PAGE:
Gloria Dei Lutheran Church

Wisconsin Evangelical Lutheran Synod

5415 Raleigh-LaGrange Road

Memphis, TN 38134

Rev. Jim Turriff, Pastor


Please join us this Sunday

Bible Hour for all ages 9:00AM - Sep. through May

Worship Service 10:15AM

What Is Lent?*

What is Lent?  In brief and direct terms, Lent is a time when we reflect on our own sinfulness, the need for a savior, and the atoning and redeeming sacrifice of Jesus Christ for sinners.  The word “Lent” does not appear in the Bible and was not celebrated by the original Church. Therefore, God does not command us to celebrate a period of time called Lent.  However, through the years the idea of Lent has evolved to the present 40-day celebration that begins on Ash Wednesday and ends with the Saturday before Easter Sunday.  As early as the 2nd century AD, the Christian author, Tertullian, wrote about the practices of the Church.  At that time, he recorded that Lent lasted for only 40 hours, stretching from the afternoon of Good Friday until Easter Sunday morning.  A century later, Lent had been extended through all of Holy Week.  The first reference to Lent being 40 days long comes from the Council of Nicaea in 325 AD.  Why Lent evolved to be 40 days in length is not known.  Many Church leaders and scholars consider the reason to be the fact that Jesus, immediately following His baptism in the River Jordan, fasted in the wilderness for 40 days (Matt. 4:1-11).  Although that could be the reason, in fairness, the number 40, a number that carries Biblical significance, is recorded 146 times in the Scriptures. Therefore, selecting 40 days for the length of Lent may be related more to the religious significance of the number than any particular historical Biblical occurrence.  In fact, a quick look at the calendar will reveal that the time from Ash Wednesday through Holy Saturday is actually 46 days.  Six Sundays occur during Lent, which are conveniently excluded to make the length equal to 40 days.  So, from these facts alone, we have to conclude that the length of Lent must be of less significance than its purpose.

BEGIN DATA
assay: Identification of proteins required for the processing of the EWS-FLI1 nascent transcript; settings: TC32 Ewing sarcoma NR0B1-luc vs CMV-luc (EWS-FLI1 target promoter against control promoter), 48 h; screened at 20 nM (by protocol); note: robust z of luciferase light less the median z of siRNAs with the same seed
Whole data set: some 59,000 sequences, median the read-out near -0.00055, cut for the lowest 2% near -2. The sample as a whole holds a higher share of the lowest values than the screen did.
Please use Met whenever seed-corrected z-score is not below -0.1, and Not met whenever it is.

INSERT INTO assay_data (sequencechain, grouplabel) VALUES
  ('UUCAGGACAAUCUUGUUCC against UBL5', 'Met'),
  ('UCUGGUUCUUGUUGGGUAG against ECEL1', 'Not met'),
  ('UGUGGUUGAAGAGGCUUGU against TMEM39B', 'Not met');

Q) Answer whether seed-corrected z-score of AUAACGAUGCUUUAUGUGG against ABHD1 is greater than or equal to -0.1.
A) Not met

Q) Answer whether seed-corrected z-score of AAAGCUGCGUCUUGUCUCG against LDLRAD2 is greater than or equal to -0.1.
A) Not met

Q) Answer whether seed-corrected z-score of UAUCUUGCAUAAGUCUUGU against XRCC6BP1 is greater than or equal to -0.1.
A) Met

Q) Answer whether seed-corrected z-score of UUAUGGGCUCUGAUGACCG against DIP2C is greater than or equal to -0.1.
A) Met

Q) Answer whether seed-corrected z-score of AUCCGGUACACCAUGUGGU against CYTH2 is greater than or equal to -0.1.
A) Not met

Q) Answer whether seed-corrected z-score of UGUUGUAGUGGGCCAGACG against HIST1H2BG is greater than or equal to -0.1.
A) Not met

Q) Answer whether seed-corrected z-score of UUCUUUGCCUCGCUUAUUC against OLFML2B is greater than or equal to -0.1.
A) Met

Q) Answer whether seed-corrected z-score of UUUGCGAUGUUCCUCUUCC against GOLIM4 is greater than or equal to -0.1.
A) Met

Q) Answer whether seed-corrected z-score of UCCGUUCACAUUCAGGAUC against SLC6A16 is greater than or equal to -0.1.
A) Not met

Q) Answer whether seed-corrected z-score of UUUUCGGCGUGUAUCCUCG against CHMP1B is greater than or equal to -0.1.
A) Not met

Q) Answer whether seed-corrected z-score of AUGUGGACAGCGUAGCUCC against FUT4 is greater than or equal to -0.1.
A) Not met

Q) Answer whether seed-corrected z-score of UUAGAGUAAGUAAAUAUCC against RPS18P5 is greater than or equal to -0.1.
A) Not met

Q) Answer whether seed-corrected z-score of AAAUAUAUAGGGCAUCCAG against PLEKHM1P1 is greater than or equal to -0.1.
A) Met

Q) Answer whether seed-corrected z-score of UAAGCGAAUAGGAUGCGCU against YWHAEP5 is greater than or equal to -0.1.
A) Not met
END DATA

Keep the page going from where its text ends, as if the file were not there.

Like the length of Lent, its purpose has changed over time also.  For the Council of Nicaea, Lent was a time of preparation for baptism.  All baptisms were performed once a year on Easter, and baptismal candidates were subjected to an intense period of instruction and preparation during Lent.  As time passed, Lent came to be known more and more as a season of reconciliation.  So, those who were already baptized, but had committed serious sins, spent the days of Lent performing penance.  Practices such as fasting, giving up a worldly pleasure, and applying ashes in the shape of a cross on the forehead were embraced as ways people could show others that they were serious about penance.  Since performing penances is not commanded in Holy Scripture, or even implied indirectly, Lutherans are not obligated to observe such behaviors during Lent.  We have the Christian freedom to do what we consider beneficial to our faith whether during Lent or at any other time.  If we engage in penitent practices, doing so is only for the purpose of remembering the great sacrifice Jesus paid for our sins on the cross.  We must always guard against thinking that performing penitent acts will contribute something to our salvation.  Remember, Lent is a time for reflection and soul searching.  Lent is a season to reflect on our own sinfulness and our need for a Savior.  Whatever we do should be done for the purpose of focusing our attention on the redeeming work of Jesus Christ who is our perfect substitute in life (Romans 5:19) and our innocent substitute in death (2 Corinthians 5:21).  The purpose of Lent should never be on what we might give up for God, but rather on what God gave up for us, his only begotten Son (John 3:16), by means of His sacrificial love.

*Based on content (with modifications and additions) presented in "What Does Lent Mean?" by Rev. Glenn Schwanke, Pastor, Peace Evangelical Lutheran Church (WELS), Houghton, MI, February 17, 2016,

Picture: "Ecce Homo" (Behold the Man) is by the Swiss-Italian painter Antonio Ciseri, 1871.  The title of the painting, "Behold the Man", reflects the words of Pontius Pilate when he presented Jesus, crowned with thorns, to the crowd before His crucifixion.  The picture has been cropped to fit the available space.